Union 'Witch Hunt' Decried

The leaders of the association that represents senior federal executives have accused a major federal employees union of launching a "witch hunt" against senior career managers.

Carol Bonosaro, president of the Senior Executives Association, and G. Jerry Shaw, the association's general counsel, have written a letter to Vice President Gore complaining about an effort by the American Federation of Government Employees to identify career members of the Senior Executive Service who the union believes do not adequately support the Clinton Administration's policies and its efforts at labor-management partnership.

According to a report in The Washington Post, AFGE president John Sturdivant sent a memo to AFGE staffers in various agencies last November asking them to identify "career SES people who, based on specific experiences, you believe have been adverse to the mission of the agency." AFGE, Sturdivant indicated, would forward information on such individuals to the Clinton Administration's second-term transition teams in an effort to get them moved out of their jobs.

Sturdivant's memo, first revealed by the Federal Labor and Employee Relations Update, a newsletter published by FPMI Communications Inc., said union officers should use the "Plum Book," a congressionally published list of the government's top career and political positions, to guide them in their "review of people in career SES positions who should be 'moved.' "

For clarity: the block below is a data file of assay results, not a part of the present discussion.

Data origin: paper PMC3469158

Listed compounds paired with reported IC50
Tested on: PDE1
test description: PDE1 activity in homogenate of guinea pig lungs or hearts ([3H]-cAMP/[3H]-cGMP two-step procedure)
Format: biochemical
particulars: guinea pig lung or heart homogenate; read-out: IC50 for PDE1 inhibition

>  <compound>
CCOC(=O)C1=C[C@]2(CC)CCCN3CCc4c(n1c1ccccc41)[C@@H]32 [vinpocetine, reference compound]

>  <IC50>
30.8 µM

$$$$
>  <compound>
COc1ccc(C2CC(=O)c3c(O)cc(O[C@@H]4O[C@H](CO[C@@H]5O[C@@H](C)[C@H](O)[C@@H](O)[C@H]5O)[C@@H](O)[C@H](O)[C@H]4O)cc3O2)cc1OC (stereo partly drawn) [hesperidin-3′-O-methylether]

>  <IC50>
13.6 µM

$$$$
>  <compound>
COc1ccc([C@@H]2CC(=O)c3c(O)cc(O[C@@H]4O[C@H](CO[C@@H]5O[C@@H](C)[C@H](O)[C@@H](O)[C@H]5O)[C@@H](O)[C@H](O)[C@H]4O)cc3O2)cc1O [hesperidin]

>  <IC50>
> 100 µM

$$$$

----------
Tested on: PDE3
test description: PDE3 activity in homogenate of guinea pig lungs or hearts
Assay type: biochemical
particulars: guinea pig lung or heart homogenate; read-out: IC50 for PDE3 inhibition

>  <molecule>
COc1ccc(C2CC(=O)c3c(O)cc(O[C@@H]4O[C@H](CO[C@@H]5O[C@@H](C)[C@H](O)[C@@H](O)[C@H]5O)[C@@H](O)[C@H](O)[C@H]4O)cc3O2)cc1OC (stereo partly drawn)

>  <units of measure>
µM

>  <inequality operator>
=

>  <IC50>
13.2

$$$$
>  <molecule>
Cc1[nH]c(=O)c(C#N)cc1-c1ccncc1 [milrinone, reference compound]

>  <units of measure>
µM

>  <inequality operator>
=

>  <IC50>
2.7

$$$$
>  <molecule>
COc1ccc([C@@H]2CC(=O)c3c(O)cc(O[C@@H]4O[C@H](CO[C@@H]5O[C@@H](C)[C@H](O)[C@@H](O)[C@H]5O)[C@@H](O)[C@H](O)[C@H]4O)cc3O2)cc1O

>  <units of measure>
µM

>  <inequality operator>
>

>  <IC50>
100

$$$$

In their letter to Gore, Bonosaro and Shaw said "the preparation, and forwarding to Clinton transition teams, of detrimental opinion and hearsay is extremely disturbing and might be viewed, not unfairly, as a witch hunt."

"It's not a witch hunt," says AFGE spokesperson Diane Witiak. "It was never [Sturdivant's] intention to go after a certain group of people." AFGE officials, she said, are also being asked to identify union members who are adversarial to the idea of cooperating with management. And Sturdivant's memo also asked union officials to identify agency leaders who they believe "merit an increased role in your agency because they have empowered employees and embraced partnership principles."

But some AFGE officials say they are already planning to target senior agency leaders. "We're prepared to name names," says John Anderegg, treasurer of AFGE Local 1812 at the United States Information Agency, which withdrew from its partnership effort with USIA's management this fall. "You know, how Santa Claus makes a list of who's naughty or nice."

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